Ex colonel helps military transition into civilian job market
by Nick Stubbs
"I'm here to scare you," Jerry Crews tells the audience right up front. But the retired army colonel doesn't let the attendees of his civilian job market seminars suffer in apprehension long, and quickly lets them know: "You are going to be challenged, but you can do it."
Mr. Crews, a popular lecturer with the Military Officers Association of America, addressed some 90 Servicemembers at MacDill Friday, offering up equal portions of brutal honesty, humor and encouragement. And these days, he's happy to say, he can afford to be a little long on encouragement.
Despite the obstacles those making the transition from military to the civilian workforce face, the drawbacks are more than offset by more opportunity than he's seen in the 10 years he's been on the speaking tour.
"Without a doubt it's the best I've ever seen it," said Mr. Crews. "There simply isn't a better time for military people to enter the civilian job market."
There are several reasons, chief among them an increasing outsourcing strategy by all branches and a new romance among private companies for disciplined and dedicated military men and women. In addition to coming fully equipped with desirable job skills, many of those leaving the military hold coveted security clearances, said Mr. Crews, making them doubly marketable.
"That's a golden pass," he said, adding that a current security clearance means the hiring company does not have to go through the arduous and expensive (up to one year and $28,000) process of getting employees cleared for sensitive jobs.
Mr. Crews said this kind of news gets some of his listeners tingly with anticipation, but while he is kind enough to allow them their moment, his style of balancing the good with the bad means servicemembers with dollar signs and benefits packages dancing in their minds are due for some of his patented brutal reality.
"My job isn't to hold anything back," said Mr. Crews. "After years in the service, making the adjustment can be more than some bargain for."
Mr. Crews said a structured, disciplined existence in a military environment might seem to prepare a person for anything, but it can be just the opposite for some.
"I tell them they could wind up working next to Michael Moore, because that's the way it is out there," he said. "I tell them they will have to change and to expect change in their routines and the way they work."
A former aviator himself, Mr. Crews says the transition can be the hardest on pilots.
"Navy captains and to some extent Air Force colonels who are fliers land, get rubbed down with baby oil, are diapered and put to bed until they have to fly again," he said. "That doesn't happen in the civilian world."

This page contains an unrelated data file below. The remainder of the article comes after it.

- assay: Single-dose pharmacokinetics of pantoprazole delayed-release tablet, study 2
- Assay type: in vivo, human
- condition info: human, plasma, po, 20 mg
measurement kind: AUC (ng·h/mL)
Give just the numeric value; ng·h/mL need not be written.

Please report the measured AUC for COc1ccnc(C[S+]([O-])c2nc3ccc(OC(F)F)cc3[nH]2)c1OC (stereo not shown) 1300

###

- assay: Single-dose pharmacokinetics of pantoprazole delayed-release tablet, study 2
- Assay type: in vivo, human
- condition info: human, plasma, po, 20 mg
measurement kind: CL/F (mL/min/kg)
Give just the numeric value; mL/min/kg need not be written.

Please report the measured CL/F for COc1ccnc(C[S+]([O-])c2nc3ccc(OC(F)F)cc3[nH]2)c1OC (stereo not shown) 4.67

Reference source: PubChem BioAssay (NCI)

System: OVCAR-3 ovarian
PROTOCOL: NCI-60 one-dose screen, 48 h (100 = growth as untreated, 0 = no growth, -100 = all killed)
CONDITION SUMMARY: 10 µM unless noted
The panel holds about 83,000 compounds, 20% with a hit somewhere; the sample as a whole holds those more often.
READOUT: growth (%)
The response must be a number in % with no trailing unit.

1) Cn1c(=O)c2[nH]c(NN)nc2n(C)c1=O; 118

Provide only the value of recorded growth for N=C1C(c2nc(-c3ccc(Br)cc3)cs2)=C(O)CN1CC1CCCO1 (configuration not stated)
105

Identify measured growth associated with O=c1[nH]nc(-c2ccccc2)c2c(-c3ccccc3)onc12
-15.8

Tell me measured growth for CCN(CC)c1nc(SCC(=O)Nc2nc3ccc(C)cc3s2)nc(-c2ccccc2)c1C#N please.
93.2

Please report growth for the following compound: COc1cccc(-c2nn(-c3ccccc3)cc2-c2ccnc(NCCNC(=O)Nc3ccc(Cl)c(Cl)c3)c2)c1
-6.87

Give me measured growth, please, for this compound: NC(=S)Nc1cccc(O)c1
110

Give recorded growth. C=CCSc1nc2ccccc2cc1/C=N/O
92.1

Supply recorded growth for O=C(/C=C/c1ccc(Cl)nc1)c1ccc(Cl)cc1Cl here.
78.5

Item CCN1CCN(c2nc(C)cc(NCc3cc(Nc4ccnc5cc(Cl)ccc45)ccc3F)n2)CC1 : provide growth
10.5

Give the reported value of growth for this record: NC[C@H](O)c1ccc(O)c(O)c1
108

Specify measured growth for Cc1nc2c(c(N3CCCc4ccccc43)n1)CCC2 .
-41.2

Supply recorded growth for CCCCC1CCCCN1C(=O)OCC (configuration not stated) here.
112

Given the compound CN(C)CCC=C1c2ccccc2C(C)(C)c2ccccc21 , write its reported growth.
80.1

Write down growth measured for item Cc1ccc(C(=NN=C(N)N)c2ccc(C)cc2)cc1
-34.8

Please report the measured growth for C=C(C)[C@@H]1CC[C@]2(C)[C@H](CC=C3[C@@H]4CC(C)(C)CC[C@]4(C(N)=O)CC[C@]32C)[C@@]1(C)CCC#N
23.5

It isn't the rule, but many officers used to commanding -- and commanding a certain degree of respect -- often "pay a price" on the "outside."
"I spoke to a woman who told me the story of a Navy captain who blew it big," he recalled. "She said all he had to do in his new job was sit at his desk, read the paper and report."
But he wasn't long on the job when he tried to confiscate the story teller's corner office with its better view.
"She told him she'd been there 25 years and he wasn't about to get her office," Mr. Crews said. "He forced the issue and got her evicted but she didn't sit still and went up the ladder and he (the ex pilot) ended up getting fired."
The case is an extreme example and isn't indicative of how most former officers handle themselves in civilian jobs but it does illustrate that those used to having their way in the military can't count on it post military service.
"The biggest problem for some who were at a command level is they want to keep on commanding and leading," said Mr. Crews. "That may or may not be OK, depending on the job."
Another focus of every presentation Mr. Crews gives is a pitch to "stay in."
"I tell them right off, if they like the military and enjoy serving, to stay in, because I don't think there is a better job and career anywhere if you like what you are doing." "It's a great job and a great way of life."
He added that sooner or later nearly everyone is "passed over for a promotion" or otherwise gets slighted.
"At that point someone may decide it is time to get out but I tell them to have a good attitude about it and to tell themselves that they are better for having served and that the service is better for you having served."
Other advice Mr. Crews provides is to start looking for a civilian job a year before departing the service. Expect to try as many as two or three jobs your first year out and be sure to do the math. While negotiating salary may not be on the table, those used to housing, clothing and other allowances, along with comprehensive government insurance need to look at benefits carefully and not just the pay civilian employers offer. For more info on job transition call the Family Support Center at 828-2721.
Hot job fields now include health care and services for the elderly, as baby boomers prepare to retire. Teaching is another good option for former military and programs like Florida's Troops to Teachers are a worth investigating, particularly for those who desire to continue their leadership and mentoring roles. For those retiring with a pension, a teacher's salary can provide a great lifestyle, said Mr. Crews.
"It's all up to the individual," said Mr. Crews. "I get letters from people who attended my seminars and while some talk about problems they encountered, most work them out and go on to find very rewarding work and lives."